A strong great machine. A little tedious to set the infeed and out feed rollers for smooth operation, but once set they stay put. The owner’s manual provides the near perfect settings.

-- Russell Pitner Hixson, TN 37343 bassboy40@msn.com

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a1Jim

112018 posts in 2211 days


#8 posted 637 days ago

Seems like a good buy if it’s good shape.

-- http://artisticwoodstudio.com Custom furniture

View Gary's profile

Gary

7113 posts in 2067 days


#9 posted 637 days ago

I have one that’s still a 3hp. Major workhorse. Heads are expensive….like VERY expensive. But, if you are doing production work, it would be worth it. Heads are too high for hobby work…that’s my opinion

-- Gary, DeKalb Texas only 4 miles from the mill

View UKCat's profile

UKCat

82 posts in 701 days


#10 posted 637 days ago

He said its going to need new blades which sounds like another $50 or so. And it will probably cost $50 in gas to go get it, so probably about $500 all together. I don’t mind paying that much for a planer, but is that going to be better than getting like a dewalt $735 for about the same price? I like the idea of it being a floor model, although floor space is at a premium right now.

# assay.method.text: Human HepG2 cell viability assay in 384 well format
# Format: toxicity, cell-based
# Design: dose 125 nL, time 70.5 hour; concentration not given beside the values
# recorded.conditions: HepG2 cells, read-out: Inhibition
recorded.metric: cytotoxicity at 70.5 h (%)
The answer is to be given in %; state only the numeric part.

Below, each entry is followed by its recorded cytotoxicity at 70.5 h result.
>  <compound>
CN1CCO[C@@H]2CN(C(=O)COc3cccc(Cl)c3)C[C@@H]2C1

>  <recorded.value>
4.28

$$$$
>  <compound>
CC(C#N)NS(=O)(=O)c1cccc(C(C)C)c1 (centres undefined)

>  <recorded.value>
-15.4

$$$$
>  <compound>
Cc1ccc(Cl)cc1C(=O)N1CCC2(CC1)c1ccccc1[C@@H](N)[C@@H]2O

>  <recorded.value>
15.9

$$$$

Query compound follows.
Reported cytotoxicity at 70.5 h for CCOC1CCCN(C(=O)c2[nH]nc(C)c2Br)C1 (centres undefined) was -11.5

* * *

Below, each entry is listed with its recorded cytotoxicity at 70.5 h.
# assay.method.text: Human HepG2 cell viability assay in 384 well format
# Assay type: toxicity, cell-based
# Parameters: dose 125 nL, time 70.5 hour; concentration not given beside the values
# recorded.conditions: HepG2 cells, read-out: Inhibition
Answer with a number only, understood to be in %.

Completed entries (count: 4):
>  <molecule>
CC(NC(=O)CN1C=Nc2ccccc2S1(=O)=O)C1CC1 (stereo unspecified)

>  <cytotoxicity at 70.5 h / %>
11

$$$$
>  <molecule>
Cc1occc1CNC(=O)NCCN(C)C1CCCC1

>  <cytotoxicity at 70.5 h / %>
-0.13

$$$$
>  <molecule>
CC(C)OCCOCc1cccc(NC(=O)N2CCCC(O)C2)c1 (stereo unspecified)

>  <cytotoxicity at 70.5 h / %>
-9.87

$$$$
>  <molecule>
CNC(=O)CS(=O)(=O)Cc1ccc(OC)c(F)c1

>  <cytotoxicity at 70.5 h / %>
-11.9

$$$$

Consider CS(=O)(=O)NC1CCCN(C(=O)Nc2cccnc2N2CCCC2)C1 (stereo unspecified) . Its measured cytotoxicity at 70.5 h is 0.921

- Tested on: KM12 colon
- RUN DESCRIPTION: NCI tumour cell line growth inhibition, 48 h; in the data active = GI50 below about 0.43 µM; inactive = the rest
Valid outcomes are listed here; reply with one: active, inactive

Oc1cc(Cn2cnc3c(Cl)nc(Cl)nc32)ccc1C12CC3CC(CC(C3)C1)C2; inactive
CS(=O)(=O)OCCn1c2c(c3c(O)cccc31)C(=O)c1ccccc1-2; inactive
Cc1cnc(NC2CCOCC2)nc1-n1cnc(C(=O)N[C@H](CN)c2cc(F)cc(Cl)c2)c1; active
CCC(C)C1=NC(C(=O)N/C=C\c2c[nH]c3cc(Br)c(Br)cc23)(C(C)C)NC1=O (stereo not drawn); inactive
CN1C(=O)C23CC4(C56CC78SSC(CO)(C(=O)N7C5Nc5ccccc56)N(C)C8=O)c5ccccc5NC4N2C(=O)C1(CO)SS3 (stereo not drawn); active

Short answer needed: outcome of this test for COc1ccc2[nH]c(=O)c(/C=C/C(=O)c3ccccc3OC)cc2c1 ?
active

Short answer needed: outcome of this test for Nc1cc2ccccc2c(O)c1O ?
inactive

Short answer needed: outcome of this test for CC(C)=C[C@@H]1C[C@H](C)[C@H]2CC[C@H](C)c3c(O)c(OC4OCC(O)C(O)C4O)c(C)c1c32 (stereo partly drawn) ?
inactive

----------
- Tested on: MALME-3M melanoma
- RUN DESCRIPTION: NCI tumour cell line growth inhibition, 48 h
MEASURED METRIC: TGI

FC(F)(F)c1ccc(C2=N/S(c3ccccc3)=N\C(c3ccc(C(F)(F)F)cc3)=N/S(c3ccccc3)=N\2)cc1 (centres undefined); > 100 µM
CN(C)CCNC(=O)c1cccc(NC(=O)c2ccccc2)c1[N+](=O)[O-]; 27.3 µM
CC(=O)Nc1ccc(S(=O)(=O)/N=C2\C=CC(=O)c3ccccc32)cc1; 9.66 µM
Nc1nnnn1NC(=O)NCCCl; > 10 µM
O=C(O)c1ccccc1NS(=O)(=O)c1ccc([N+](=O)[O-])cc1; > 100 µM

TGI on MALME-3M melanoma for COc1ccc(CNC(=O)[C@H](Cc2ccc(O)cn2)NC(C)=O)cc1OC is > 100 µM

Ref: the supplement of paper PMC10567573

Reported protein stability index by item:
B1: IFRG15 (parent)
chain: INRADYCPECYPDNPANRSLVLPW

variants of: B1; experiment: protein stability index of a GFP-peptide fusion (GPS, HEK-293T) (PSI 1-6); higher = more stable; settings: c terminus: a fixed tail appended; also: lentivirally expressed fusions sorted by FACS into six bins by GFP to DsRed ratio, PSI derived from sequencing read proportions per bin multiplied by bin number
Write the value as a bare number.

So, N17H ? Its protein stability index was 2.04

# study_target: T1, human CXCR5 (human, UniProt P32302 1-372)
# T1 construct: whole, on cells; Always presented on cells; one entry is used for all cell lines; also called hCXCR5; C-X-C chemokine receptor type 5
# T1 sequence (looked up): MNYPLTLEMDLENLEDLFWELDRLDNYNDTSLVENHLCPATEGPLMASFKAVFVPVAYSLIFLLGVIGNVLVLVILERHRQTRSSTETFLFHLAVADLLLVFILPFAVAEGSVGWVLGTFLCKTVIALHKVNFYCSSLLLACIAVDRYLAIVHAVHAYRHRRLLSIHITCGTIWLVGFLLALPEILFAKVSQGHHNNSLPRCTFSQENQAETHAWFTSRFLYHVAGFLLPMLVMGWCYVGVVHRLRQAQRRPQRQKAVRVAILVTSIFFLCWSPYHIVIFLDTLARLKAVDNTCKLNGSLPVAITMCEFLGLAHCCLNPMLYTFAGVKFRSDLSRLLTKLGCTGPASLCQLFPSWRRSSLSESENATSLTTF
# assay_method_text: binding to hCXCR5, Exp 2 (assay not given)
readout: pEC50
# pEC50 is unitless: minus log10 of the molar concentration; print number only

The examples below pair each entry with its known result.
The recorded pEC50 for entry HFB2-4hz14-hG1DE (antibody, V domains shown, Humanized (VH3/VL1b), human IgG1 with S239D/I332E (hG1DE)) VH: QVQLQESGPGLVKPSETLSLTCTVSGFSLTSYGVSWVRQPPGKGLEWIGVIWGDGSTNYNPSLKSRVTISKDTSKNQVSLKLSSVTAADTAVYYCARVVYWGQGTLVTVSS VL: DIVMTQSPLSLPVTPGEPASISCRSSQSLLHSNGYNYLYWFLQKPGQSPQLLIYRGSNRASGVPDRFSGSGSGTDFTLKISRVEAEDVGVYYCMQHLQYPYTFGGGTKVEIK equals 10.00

View cabmaker's profile

cabmaker

1309 posts in 1443 days


#11 posted 637 days ago

That planer and the dewalt are light years apart. Go get it !

View huff's profile (online now)

huff

2804 posts in 1919 days


#12 posted 637 days ago

Offer him $350 since it needs new blades. It’s still worth the $400 plus blades, but it won’t hurt to offer less.
The knives that are on it may be able to be resharpened also. I would really check the infeed and outfeed rollers on it also.

-- John @ http://www.thehuffordfurnituregroup.com

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UKCat

82 posts in 701 days


#13 posted 637 days ago

I am going to call and talk to him tomorrow and get a little more info. It sound like these are pretty good planets from what everyone is saying. Just kind of nervous buying this and not knowing much about it. I was thinking at least something new had a warranty. If the rollers are bad would that be a deal breaker for you? Would they be fairly cheap to replace?